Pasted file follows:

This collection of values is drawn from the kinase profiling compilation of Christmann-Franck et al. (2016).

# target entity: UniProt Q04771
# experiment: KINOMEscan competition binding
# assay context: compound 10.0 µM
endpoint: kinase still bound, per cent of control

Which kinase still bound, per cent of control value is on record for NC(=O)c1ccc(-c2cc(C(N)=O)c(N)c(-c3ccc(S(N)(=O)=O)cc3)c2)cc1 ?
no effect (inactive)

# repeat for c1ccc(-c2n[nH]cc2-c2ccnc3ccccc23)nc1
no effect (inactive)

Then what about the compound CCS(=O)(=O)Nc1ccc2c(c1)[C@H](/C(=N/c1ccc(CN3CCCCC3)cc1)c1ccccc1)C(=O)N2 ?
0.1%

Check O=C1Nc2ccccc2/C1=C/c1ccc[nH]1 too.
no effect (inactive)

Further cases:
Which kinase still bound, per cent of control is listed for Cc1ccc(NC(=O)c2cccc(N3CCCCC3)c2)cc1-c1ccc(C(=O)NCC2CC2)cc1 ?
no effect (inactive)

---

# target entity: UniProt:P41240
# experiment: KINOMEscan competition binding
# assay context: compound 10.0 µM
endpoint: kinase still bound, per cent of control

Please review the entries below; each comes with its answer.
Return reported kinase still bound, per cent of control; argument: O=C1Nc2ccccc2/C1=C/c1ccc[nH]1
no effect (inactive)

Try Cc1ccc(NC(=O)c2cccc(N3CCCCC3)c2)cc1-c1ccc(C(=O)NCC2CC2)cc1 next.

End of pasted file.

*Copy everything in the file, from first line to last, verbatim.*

This collection of values is drawn from the kinase profiling compilation of Christmann-Franck et al. (2016).

# target entity: UniProt Q04771
# experiment: KINOMEscan competition binding
# assay context: compound 10.0 µM
endpoint: kinase still bound, per cent of control

Which kinase still bound, per cent of control value is on record for NC(=O)c1ccc(-c2cc(C(N)=O)c(N)c(-c3ccc(S(N)(=O)=O)cc3)c2)cc1 ?
no effect (inactive)

# repeat for c1ccc(-c2n[nH]cc2-c2ccnc3ccccc23)nc1
no effect (inactive)

Then what about the compound CCS(=O)(=O)Nc1ccc2c(c1)[C@H](/C(=N/c1ccc(CN3CCCCC3)cc1)c1ccccc1)C(=O)N2 ?
0.1%

Check O=C1Nc2ccccc2/C1=C/c1ccc[nH]1 too.
no effect (inactive)

Further cases:
Which kinase still bound, per cent of control is listed for Cc1ccc(NC(=O)c2cccc(N3CCCCC3)c2)cc1-c1ccc(C(=O)NCC2CC2)cc1 ?
no effect (inactive)

---

# target entity: UniProt:P41240
# experiment: KINOMEscan competition binding
# assay context: compound 10.0 µM
endpoint: kinase still bound, per cent of control

Please review the entries below; each comes with its answer.
Return reported kinase still bound, per cent of control; argument: O=C1Nc2ccccc2/C1=C/c1ccc[nH]1
no effect (inactive)

Try Cc1ccc(NC(=O)c2cccc(N3CCCCC3)c2)cc1-c1ccc(C(=O)NCC2CC2)cc1 next.